Earlier this year, the Ontario government announced its Action Plan for Health Care – Healthy Change
. Its goal is to have faster access to medical care, improve the overall system and maintaining its citizens’ health. The Liberal government contends this initiative will build upon the gains it made when it took office in 2003.
On Thursday, Health Minister Deb Matthews visited a Harbourfront condominium where a senior is receiving home care as opposed to staying in the hospital. During her stop in downtown Toronto, Matthews announced the creation of more than 900 new nursing positions for 2012 that will be allocated throughout the entire health care system.
These 929 nurses will be placed in home and community care, long-term care homes, hospitals and mental health care programs in schools. The province’s nursing strategy is attempting to progress the allotment, preservation and staffing of nurses across Ontario.
The plan will cost approximately $80 million per year and some of the new nursing positions will look like this:
- 200 nurses to care for long-term care home residents.
- 191 telemedicine nurses to help patients in remote areas through online communication.
- 144 nurses to work in schools for mental health issues.
- 126 rapid response nurses to visit patients in their homes 24 hours after being discharged from the hospital.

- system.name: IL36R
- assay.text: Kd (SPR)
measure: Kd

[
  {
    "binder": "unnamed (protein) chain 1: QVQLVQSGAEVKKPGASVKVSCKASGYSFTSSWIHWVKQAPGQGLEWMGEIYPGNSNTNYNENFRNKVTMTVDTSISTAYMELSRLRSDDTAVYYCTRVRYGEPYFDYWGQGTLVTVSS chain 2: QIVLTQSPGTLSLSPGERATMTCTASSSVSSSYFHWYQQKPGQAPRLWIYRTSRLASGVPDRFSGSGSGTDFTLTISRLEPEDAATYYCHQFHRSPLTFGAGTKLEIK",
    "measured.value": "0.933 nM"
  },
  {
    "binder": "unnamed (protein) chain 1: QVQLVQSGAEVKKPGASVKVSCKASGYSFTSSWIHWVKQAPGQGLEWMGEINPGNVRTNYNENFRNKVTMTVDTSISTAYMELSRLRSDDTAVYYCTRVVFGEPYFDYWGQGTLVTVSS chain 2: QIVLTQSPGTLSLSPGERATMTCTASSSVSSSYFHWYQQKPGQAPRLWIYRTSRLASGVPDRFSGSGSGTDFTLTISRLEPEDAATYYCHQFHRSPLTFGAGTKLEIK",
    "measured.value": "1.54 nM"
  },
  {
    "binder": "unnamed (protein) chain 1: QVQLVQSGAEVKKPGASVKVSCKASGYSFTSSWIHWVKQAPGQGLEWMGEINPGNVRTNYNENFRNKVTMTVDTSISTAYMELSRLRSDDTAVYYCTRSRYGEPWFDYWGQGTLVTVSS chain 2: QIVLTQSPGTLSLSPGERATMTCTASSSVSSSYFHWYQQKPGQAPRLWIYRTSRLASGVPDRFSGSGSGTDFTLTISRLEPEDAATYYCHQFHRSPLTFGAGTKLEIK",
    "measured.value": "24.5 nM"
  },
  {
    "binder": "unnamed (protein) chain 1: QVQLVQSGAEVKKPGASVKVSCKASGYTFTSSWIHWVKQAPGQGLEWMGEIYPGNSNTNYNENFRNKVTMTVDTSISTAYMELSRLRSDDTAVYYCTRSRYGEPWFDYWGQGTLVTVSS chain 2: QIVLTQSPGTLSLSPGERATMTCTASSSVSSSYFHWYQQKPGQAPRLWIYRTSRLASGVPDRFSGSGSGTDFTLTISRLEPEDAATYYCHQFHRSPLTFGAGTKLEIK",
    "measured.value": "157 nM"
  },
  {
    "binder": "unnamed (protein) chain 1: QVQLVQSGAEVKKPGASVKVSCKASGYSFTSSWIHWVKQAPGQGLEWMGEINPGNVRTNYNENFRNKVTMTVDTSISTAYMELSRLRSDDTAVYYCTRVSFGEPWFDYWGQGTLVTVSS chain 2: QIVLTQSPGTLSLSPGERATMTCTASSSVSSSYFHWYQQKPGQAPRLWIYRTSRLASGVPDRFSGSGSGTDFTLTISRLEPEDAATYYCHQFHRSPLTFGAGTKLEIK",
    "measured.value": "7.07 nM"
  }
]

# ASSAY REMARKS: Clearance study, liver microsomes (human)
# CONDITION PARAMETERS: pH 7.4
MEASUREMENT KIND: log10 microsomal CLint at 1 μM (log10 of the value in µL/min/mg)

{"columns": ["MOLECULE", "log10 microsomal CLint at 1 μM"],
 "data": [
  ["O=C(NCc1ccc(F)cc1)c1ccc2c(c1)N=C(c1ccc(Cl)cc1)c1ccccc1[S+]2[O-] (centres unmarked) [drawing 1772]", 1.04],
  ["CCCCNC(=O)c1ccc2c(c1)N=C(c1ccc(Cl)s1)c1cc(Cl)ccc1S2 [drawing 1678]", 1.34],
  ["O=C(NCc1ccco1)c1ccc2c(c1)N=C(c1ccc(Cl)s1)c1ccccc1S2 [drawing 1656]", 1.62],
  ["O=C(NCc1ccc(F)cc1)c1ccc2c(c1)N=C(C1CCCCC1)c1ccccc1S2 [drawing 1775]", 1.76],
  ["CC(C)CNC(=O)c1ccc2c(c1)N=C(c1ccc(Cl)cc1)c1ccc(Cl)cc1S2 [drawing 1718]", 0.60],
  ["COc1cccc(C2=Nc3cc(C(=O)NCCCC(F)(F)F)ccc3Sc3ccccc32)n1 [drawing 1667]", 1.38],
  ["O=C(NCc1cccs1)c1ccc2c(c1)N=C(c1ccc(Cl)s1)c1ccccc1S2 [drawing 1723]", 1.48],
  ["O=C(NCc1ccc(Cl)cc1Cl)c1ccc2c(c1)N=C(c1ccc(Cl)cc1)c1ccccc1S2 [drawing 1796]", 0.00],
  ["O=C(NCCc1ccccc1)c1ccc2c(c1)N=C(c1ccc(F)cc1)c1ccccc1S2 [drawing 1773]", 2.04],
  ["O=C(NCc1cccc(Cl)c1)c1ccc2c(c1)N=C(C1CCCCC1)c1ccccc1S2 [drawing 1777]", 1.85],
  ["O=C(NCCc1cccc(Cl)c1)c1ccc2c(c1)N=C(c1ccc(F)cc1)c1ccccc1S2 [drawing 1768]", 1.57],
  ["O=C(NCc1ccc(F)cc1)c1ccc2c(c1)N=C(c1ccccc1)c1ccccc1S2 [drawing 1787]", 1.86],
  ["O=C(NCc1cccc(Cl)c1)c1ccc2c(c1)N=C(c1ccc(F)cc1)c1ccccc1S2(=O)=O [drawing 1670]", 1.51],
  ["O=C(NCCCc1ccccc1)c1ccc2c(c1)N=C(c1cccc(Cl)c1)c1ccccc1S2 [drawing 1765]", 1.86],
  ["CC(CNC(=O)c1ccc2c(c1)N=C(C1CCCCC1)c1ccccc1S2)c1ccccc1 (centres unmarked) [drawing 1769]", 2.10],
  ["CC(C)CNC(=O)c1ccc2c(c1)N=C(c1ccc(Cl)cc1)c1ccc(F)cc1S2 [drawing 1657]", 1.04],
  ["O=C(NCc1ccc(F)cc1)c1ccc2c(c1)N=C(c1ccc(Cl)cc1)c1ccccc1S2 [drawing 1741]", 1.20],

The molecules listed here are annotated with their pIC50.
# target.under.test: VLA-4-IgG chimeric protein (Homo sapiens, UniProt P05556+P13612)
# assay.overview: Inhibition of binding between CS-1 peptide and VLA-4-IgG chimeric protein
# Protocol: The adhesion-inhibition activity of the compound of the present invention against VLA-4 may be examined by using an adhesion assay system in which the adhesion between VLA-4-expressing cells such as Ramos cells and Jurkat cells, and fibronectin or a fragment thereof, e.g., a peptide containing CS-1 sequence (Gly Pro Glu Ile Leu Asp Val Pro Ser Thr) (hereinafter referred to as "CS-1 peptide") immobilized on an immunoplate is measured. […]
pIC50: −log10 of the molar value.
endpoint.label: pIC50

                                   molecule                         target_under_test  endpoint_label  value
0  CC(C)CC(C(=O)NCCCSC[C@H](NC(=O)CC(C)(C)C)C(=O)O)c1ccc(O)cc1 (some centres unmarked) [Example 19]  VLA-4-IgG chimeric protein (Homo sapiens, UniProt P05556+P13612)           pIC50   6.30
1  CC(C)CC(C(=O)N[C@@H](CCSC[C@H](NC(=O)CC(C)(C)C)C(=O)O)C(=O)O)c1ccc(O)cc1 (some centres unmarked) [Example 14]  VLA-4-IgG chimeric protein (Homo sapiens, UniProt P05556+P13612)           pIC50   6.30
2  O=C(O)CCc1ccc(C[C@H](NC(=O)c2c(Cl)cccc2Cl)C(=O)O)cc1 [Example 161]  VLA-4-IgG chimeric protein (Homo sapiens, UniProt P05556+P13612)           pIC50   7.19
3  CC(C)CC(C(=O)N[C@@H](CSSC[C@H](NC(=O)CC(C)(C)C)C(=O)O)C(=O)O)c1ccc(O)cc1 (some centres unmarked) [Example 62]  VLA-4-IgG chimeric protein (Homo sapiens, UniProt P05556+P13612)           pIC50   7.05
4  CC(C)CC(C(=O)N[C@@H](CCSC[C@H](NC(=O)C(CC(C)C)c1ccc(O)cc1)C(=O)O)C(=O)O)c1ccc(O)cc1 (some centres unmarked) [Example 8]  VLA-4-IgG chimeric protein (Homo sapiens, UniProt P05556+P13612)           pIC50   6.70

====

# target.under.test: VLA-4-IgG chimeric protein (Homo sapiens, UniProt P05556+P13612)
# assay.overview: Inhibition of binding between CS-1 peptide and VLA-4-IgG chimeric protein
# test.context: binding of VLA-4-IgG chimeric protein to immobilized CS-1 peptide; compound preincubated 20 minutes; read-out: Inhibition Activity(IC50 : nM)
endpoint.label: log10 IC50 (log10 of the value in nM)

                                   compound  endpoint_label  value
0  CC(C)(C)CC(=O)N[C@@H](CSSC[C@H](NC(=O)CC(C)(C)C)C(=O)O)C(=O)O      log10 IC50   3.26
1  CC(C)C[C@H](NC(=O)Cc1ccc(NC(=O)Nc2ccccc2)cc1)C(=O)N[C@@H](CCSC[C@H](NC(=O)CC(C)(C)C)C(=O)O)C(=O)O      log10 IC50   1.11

Prior to her announcement, the health minister was able to speak with Dr. Hess, who is receiving the necessary treatment in his home – and also has a delightful view from his bed where he can see Queen’s Quay and the harbour.
“We’re celebrating an important step forward,” said Matthews, who spoke alongside health care professionals. “We’re hiring over 900 new nurses and we’ll be working at a variety of settings in homes of people like Dr. Hess. We’re hiring rapid response nurses because we know for some people as they leave the hospital and get settled in at home there can be a gap in service – that they might not get the medication they need, they might not get attached to the supports they need.”
Matthews added that this is where Dr. Hess wants to be and that anyone who needs medical treatment would rather be home than to be in the hospital. “It’s up to the government to do whatever we can to support people where they want to be.”
“We are embarking on a transformation of health care in Ontario and a big part of that is providing care for people outside the institutions of hospital and long-term care providing care for people in their own home,” explained Matthews, who announced
earlier in the week of slashing fees doctors are paid, which will save Queen’s Park about $338 million this year.
“This means we have to do things a little bit different so in this budget we made a decision that our biggest priority was investing in home care and community care and if we were going to do that we had to hold the line on some other things.”
The “other things” include a zero percent base increase for hospitals and on what the province spends on physicians.
“You can only spend a $1 once and I’m absolutely determined to spend money where it’s going to make the biggest difference for people.”